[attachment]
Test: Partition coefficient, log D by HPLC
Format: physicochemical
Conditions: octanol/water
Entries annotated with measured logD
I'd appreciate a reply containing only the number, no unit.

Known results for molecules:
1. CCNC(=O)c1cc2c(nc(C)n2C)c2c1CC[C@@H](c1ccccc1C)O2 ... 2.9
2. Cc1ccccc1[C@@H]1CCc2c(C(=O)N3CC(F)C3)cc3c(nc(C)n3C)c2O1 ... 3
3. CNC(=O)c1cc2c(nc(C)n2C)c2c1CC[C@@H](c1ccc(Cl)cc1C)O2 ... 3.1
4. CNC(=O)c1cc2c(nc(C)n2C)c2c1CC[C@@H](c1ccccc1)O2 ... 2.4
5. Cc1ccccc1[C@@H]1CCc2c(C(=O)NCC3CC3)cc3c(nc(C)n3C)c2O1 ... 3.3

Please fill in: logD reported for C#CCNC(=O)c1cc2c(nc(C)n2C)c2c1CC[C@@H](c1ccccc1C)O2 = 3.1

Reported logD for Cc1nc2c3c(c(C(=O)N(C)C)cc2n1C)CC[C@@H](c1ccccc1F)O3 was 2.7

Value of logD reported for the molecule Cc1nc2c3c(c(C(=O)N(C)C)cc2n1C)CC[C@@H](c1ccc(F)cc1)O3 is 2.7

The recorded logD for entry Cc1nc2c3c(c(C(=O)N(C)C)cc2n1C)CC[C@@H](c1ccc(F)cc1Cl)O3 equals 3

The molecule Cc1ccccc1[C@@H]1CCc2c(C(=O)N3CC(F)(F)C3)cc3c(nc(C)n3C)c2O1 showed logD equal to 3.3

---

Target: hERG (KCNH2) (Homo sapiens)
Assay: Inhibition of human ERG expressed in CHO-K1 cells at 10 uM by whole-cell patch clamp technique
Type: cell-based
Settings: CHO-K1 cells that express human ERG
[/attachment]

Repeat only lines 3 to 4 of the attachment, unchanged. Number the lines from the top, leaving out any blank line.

Conditions: octanol/water
Entries annotated with measured logD